I'm thinking about several small California towns I have worked in. Most of the banks don't have windows or, if they do, don't have useful retail windows.

Windows are the essential elements for a pedestrian downtown. At pedestrian speeds, it's good to have a change in view every 50-100 feet. Windows are always fun to look in, even if you aren't interested in the merchandise being sold. Blank walls are not good pedestrian frontages.

For those who want blank walls, consider that most retailers now use the "store as the window display." You look in the window and see the goods and shopping activity in the whole store, rather than a shallow window display.
 

JNL

Cyburbian
Messages
2,449
Points
25
We have a Burger King in one, with apartments above. This seems to work quite well.

Another is an upscale retail centre, including several local designers, right in the CBD.

Both beautiful buildings.
 

biscuit

Cyburbian
Messages
3,904
Points
25
Around ten years ago this bank building in the CBD was converted into a Lord & Taylor department store by constructing four new levels of sales floors between the columns.
 

Budgie

Cyburbian
Messages
5,270
Points
30
San Antonio's council chambers are the lobby of a historic bank downtown, complete with a perimeter balcony and the best audio/visual set up I've seen for a municipality. There are a number of floors above the bank lobby, which serve as city offices.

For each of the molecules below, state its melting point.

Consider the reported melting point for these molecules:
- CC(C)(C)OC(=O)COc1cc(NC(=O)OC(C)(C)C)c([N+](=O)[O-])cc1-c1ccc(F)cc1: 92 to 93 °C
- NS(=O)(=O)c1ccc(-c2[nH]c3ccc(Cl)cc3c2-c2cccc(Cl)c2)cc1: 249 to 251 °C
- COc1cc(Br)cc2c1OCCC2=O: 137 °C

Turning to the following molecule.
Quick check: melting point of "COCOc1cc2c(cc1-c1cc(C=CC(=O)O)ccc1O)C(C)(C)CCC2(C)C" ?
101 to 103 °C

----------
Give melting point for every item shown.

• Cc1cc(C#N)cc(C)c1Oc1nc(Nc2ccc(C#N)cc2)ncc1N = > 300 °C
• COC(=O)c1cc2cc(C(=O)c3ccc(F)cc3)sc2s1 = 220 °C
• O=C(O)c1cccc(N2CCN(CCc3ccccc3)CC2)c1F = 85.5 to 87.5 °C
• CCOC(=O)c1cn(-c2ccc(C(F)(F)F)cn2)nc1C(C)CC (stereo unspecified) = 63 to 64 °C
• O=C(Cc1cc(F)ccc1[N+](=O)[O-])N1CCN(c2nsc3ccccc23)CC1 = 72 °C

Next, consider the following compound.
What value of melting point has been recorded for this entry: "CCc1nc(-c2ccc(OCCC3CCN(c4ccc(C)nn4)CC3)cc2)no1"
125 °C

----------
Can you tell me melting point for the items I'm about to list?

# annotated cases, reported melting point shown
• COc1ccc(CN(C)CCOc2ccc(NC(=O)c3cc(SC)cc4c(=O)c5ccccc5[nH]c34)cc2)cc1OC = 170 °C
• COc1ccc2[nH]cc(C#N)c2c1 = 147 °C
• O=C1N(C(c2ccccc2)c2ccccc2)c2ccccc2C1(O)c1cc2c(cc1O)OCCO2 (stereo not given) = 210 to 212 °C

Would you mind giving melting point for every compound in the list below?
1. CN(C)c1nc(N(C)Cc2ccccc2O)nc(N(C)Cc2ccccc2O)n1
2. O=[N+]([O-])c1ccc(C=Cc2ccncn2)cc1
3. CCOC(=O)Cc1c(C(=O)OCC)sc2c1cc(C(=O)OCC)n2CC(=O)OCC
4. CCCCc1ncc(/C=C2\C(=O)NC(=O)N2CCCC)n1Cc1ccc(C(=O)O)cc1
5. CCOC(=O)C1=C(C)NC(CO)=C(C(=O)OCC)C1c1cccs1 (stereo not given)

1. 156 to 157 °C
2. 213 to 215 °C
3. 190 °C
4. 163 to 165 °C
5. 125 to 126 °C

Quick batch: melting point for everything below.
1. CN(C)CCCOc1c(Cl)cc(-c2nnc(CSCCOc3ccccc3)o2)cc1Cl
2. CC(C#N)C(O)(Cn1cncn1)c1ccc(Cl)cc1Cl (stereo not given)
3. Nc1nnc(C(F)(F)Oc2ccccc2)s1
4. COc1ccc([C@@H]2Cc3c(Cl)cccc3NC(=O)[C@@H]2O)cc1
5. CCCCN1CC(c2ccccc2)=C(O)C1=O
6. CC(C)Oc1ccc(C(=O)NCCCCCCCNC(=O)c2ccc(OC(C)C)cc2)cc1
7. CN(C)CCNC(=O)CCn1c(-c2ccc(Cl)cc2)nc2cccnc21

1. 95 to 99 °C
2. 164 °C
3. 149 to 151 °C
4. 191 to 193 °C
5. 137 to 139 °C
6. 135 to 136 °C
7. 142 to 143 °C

oulevin

Cyburbian
Messages
178
Points
7
Bank Re-Use

For you Philadelphians, isn't Striped Bass restaurant a former bank (or the like)?

In Oklahoma City, the magnificent Great Banking Hall in First National Center, with its soaring columns, is being retrofitted into a....small business development center. Oh well. It was temporarily used as a small banquet hall, which I think better complemented its beauty.
 

Rem

Cyburbian
Messages
1,523
Points
23
Restaurants including fast food are common. The only use not previously mentioned I am aware of is a doctor's consulting rooms - only about 1 km down the street from where I work.
 

smatt1973

Member
Messages
7
Points
0
Old Bank Buildings

Anyone in the NYC area should check out the restaurant Blue Water Grill in Union Square. It's a beautiful, converted bank, with a private dining area in the basement vault, as well as a jazz bar.

Also, the restaurant Marseilled in Hell's Kitchen is in a converted bank. Gorgeous arched ceilings and tile floors are from the original bank.

Both are beautiful.